Ensuring your jewellery is safe from the insurer- don't be underinsured

jewellery box pearls.jpg

Ensuring your jewellery is safe from the insurer

Jewellery insurance:

December and January are the months where the incidences of burglary are the highest. Burglars are no fools, and they know that there’s a lot more gifts and gadgets in houses over the Christmas period. While they’re there, they’ll also probably have a rifle through your jewellery box, and see what they can pilfer.

Distressing though it may be, I’m sure, like me, you’ll be reassured that you’ve got relevant contents insurance in place. Although you may never be able to replace some sentimental items, you’ll at least be compensated in terms of monetary value. Or will you? I recently read a really distressing article about how a couple had their insurance claim rejected, because they hadn’t taken into account the rise in gold prices. Their jewellery had risen so much in value from the time they had bought them, and so they hadn’t declared them as single high priced items. When the insurer saw pictures of the items, they were worth so much more than they were declared for, that the insurer was well within its rights to not only reject the claim, but cancel the whole policy due to underinsurance. So the couple lost out, not only on the jewellery, but also on all the other items that were stolen.  They also found it difficult to get another insurance policy, because they’d had insurance declined. So a valuable lesson to learn.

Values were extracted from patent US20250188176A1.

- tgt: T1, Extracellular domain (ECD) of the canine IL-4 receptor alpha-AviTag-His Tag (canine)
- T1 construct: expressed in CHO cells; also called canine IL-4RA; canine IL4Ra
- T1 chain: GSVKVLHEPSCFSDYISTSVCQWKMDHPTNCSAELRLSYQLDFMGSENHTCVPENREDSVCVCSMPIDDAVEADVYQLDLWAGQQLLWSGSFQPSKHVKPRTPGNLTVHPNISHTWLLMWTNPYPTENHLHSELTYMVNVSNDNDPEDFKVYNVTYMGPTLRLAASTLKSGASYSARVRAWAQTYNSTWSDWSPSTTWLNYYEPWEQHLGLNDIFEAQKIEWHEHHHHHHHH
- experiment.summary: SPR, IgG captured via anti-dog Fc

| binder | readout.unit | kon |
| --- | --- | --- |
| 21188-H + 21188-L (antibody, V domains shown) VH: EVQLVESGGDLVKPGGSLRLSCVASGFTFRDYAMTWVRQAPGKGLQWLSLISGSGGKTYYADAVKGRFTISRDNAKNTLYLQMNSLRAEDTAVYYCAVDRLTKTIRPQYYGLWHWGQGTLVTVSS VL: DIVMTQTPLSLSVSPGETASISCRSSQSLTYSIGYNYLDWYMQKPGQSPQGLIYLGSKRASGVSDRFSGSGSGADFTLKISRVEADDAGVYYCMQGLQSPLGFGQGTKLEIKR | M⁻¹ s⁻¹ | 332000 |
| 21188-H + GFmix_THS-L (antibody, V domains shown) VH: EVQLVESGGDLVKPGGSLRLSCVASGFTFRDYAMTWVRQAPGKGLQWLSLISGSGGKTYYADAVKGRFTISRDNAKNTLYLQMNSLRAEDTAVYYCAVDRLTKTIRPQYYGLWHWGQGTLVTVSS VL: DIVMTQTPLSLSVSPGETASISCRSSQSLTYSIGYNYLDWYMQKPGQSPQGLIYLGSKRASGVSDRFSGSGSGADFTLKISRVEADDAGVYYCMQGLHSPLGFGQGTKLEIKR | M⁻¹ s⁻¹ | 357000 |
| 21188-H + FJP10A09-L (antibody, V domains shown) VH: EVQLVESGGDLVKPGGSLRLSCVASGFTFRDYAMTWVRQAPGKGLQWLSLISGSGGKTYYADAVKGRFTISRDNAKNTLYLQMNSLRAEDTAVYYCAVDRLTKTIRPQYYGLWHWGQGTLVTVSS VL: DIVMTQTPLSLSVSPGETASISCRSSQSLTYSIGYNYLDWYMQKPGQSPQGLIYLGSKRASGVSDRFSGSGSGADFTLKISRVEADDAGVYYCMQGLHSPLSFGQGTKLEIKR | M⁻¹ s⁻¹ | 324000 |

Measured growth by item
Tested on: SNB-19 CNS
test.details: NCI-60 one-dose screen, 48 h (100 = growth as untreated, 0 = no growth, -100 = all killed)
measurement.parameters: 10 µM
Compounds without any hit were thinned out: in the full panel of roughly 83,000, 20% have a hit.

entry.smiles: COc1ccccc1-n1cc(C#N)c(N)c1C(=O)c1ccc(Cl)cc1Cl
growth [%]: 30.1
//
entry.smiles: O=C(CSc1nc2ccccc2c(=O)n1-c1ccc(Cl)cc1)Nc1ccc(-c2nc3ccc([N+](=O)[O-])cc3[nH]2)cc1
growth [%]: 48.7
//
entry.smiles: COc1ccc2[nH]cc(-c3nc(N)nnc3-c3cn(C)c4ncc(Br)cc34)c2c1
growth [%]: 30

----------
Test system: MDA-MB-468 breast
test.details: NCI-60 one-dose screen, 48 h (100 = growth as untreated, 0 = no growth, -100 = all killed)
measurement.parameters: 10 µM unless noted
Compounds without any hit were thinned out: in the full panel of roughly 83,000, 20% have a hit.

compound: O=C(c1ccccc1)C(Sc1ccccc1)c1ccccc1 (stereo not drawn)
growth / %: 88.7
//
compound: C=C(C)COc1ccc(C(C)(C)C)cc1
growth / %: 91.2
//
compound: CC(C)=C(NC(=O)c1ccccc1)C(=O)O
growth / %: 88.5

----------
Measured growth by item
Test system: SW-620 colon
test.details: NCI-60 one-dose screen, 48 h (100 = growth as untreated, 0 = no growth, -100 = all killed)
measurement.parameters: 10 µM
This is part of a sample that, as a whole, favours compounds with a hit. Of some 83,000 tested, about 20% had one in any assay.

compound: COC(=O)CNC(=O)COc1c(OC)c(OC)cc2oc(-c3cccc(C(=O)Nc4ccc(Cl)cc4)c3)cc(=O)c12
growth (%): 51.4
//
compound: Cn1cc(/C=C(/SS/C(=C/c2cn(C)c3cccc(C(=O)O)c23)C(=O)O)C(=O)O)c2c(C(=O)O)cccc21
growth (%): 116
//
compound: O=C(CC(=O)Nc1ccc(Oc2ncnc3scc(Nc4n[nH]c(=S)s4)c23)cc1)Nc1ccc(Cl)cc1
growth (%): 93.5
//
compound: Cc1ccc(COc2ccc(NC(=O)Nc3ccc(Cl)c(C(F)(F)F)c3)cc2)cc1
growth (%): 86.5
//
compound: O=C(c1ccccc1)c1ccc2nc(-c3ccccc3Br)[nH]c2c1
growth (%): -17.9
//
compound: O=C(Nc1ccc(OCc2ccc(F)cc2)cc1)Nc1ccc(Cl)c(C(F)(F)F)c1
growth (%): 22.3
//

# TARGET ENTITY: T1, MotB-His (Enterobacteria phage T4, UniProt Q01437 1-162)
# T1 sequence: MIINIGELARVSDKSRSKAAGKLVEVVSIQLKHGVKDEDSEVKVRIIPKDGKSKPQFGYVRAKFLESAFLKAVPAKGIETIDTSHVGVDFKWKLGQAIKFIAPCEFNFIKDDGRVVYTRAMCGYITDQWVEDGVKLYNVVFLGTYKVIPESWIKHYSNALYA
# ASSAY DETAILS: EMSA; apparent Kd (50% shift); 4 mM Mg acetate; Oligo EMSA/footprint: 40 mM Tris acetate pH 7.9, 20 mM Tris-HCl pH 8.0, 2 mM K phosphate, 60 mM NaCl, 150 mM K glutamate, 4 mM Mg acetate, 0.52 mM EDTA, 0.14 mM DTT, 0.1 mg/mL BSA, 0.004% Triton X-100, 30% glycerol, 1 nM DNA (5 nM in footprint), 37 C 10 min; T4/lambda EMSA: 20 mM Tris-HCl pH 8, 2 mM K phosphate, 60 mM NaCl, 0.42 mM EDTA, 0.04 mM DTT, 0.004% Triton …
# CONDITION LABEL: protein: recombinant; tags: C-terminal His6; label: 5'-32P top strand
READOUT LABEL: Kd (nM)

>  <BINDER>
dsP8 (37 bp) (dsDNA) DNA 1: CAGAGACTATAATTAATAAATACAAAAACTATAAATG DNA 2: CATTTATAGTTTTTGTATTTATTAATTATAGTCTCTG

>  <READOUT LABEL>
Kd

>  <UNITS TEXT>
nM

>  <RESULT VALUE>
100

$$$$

It’s worth looking at all the jewellery that you own, or may have inherited, and perhaps getting a valuation to determine their value at today’s prices. Most jewellers can do this for a fee, but it’s worth its weight in gold (pardon the pun!).

Your contents policy documents will state the value at which an item should be listed separately, it’s usually around £1,000-£1,500. Then, please, please update the insurer, so that you don’t end up in the same situation as this poor couple. If in doubt, tell them about anything you’re unsure of, it’s better to be too cautious. It’s also worth checking as some insurers automatically raise your contents level for the Christmas period to take into account the additional gifts and items that are in your house.

While you’re at it, you should also photograph each piece of jewellery, and particularly any discerning features such as scratches or engravings to help the police identify it, as there’s always a chance it could be recovered.

So this Christmas, don’t get caught out. If the worst should happen and you’re the victim of an awful burglary (or even fire, flood damage, whatever the disaster), then at least you really will have peace of mind that all’s ok with your insurance.